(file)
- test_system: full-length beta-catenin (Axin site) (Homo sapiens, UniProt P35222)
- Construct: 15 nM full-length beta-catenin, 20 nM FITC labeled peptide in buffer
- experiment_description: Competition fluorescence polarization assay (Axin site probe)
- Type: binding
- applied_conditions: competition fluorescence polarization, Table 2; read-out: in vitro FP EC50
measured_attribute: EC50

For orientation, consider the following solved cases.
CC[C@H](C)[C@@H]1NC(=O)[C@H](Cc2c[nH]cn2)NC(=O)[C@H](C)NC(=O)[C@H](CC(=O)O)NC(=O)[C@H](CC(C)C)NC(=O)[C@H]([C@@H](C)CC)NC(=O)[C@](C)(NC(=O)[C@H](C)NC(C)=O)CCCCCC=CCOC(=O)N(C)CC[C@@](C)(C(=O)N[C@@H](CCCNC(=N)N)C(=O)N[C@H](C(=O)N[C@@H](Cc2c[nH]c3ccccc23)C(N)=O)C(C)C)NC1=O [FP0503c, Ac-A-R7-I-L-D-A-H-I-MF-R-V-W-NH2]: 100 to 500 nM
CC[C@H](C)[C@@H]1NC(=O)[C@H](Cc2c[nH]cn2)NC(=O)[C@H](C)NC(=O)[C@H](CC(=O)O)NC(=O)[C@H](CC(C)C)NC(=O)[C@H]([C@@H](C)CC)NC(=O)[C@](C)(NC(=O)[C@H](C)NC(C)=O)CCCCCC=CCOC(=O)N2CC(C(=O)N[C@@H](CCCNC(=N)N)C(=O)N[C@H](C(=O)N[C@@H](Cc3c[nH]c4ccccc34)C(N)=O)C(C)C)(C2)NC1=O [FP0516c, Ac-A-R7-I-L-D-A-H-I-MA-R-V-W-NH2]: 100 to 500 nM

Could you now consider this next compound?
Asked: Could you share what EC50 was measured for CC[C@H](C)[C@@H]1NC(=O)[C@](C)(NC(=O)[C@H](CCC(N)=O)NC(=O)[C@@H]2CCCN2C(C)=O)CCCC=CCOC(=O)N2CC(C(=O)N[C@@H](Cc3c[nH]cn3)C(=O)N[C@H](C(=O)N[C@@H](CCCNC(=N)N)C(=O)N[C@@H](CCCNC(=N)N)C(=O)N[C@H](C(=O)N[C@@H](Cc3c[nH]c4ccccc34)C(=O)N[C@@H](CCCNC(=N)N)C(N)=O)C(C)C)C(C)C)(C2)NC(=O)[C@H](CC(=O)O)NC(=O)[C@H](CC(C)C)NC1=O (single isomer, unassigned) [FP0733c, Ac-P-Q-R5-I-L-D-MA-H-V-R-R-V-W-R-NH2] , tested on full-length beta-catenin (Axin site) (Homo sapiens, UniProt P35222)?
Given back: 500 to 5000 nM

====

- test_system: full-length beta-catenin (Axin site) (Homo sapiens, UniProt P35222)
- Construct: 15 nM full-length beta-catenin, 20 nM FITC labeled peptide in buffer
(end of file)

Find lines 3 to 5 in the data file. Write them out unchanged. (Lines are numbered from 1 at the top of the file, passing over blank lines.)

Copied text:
- experiment_description: Competition fluorescence polarization assay (Axin site probe)
- Type: binding
- applied_conditions: competition fluorescence polarization, Table 2; read-out: in vitro FP EC50